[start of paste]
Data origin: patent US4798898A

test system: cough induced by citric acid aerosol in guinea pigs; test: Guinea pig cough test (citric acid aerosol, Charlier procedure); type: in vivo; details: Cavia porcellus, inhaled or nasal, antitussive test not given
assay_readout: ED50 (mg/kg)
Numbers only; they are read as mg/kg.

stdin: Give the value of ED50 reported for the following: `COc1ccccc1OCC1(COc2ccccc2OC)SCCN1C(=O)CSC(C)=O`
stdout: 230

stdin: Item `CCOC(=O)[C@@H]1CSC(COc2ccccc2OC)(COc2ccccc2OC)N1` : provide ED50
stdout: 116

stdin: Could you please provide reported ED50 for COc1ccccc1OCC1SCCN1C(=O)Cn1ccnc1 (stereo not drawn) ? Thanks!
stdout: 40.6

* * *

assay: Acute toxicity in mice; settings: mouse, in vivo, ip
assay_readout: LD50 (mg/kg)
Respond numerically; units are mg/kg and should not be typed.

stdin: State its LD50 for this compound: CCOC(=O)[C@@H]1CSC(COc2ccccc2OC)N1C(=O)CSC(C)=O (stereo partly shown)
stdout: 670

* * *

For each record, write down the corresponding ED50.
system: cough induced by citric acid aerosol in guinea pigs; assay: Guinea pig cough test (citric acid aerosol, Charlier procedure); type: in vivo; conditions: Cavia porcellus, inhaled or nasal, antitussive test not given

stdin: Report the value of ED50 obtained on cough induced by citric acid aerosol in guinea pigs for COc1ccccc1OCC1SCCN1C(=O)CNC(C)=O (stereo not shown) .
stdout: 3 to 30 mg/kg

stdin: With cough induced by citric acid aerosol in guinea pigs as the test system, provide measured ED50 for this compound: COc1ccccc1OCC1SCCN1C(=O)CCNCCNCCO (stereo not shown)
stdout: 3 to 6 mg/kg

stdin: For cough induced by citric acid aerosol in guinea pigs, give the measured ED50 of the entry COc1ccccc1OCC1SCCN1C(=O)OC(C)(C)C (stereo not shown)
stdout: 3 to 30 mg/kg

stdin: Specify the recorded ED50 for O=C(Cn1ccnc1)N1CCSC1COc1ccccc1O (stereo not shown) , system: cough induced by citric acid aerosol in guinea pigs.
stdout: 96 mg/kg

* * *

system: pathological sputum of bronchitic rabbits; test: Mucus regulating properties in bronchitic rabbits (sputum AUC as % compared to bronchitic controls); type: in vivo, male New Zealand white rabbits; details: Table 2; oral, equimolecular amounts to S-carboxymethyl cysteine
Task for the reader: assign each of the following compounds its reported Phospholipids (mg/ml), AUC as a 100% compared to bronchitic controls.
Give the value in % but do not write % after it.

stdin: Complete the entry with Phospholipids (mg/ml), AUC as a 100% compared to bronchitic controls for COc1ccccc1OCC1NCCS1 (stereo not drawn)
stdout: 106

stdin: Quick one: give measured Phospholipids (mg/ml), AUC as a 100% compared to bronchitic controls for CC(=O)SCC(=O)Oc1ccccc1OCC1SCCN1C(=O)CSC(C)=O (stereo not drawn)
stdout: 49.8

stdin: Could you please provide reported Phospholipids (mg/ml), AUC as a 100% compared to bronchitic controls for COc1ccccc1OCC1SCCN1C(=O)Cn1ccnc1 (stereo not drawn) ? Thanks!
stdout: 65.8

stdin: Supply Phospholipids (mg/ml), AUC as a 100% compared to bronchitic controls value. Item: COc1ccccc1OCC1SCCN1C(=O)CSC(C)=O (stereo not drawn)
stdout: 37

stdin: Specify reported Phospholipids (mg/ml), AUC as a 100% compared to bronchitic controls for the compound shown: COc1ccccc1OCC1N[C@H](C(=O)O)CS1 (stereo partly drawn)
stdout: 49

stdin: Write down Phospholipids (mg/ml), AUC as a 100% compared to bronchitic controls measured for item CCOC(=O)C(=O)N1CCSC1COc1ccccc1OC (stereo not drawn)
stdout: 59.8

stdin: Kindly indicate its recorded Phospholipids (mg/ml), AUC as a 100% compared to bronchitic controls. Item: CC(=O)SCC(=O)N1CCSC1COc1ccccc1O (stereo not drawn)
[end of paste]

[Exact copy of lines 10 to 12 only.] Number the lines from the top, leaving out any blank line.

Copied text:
stdout: 40.6

* * *

assay: Acute toxicity in mice; settings: mouse, in vivo, ip